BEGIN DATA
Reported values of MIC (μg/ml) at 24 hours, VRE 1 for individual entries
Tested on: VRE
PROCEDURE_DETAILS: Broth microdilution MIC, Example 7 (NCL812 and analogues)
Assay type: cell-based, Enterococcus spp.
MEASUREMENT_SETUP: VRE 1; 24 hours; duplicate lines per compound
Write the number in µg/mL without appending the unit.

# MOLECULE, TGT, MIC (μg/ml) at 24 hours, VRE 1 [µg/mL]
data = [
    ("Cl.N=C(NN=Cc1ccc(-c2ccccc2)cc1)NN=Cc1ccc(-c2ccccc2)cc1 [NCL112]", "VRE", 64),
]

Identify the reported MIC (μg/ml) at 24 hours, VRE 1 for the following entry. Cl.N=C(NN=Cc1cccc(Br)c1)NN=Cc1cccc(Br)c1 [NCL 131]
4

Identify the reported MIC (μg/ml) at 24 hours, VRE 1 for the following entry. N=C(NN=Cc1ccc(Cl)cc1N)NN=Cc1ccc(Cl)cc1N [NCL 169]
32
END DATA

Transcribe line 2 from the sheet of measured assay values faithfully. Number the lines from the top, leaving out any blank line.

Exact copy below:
Tested on: VRE